It may be a new year, but in the world of frenzied manoeuvring in which pharmaceutical companies appear to operate, little seems to have changed.

Tangled Takeover History

2014 saw the collapse of a $55 billion tie-up between AbbVie and Shire after the US tightened up its tax rules.  Shire made $1.5 billion out of the collapse of the deal, with AbbVie’s withdrawal triggering a hefty break clause. At the time, the CEO of Shire went on record talking about the additional ‘firepower’ that the extra money would provide when focussing on ‘targets we think will drive our growth’.

Fast-forward to mid-2015, and Shire’s role was reversed. Instead of being on the receiving end of a takeover offer from a US-based company, Shire was making an offer of its own, for American pharma firm Baxalta. The Baxalta board rejected the first offer in July and when Shire decided to go for the hostile takeover option on its second attempt, this was rejected by shareholders. Now, in January 2016, it would appear that third time has proven to be the charm for Shire.

Shire’s Move Into Rare Diseases

Shire is perhaps known best for its flagship drug, Adderall – but in recent years the company has widened its focus to include a strong emphasis on rare disease medicines, which Baxalta also concentrates on. Nor is this Shire’s only such purchase recently; in January of last year it took over rare drugs specialist NPS pharma, while it bought Dyax, another company focused on finding rare disease cures, in November. However, both of those purchases were around the $5 billion range; the takeover of Baxalta is approximately six times at large – a $32 billion agreement, with a mixture of both cash and stock.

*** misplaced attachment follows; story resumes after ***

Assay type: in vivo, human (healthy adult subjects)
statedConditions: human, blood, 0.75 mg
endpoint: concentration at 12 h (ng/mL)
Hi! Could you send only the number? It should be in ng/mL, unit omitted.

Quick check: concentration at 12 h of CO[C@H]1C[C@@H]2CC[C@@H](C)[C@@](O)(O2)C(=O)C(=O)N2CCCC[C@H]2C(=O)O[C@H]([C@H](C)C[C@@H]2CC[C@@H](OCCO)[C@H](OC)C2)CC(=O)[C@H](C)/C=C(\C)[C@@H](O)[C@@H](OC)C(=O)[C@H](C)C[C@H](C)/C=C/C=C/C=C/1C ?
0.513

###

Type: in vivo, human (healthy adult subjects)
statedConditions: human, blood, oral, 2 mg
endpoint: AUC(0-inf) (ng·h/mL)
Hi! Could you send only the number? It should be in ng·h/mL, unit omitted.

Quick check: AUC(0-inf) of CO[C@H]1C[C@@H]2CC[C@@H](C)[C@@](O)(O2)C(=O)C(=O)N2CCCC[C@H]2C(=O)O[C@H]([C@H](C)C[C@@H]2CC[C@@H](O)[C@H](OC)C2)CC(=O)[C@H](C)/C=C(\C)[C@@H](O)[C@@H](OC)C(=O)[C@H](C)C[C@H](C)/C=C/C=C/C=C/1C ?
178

Whilst the merger is predicted to send Shire’s annual revenues soaring to around the $20 billion mark by the end of the decade, there’s another important element to the move – as a significantly larger company, Shire will itself be less susceptible to takeover attempts from larger pharma outfits, leaving it freer to focus on growing and expanding its own offering.

Investor Reaction

So far it would seem that the reaction of investors to the move has been generally positive; Shire stock closed at 4,308.00 on the 18th January, almost 10% up on the 3925.00 it was hovering at when news of the deal was announced just a few days ago on January 11th. 2015 was a rather choppy year for Shire in terms of its share price; while August saw its stock worth over 20% more than it had at the start of the year, by the end of December it had given up all of those gains. Possibly the unsuccessful attempts to purchase Baxalta played a part in that drop – will the story’s happy ending also have longer-lasting ramifications for the stock price? The answer is unclear.

In any event, the latest purchase by Shire suggests that the pharma merger frenzy is far from over. In 2015 we saw over $500 billion worth of pharmaceutical merger deals, which leaves us with another question; what might 2016 bring?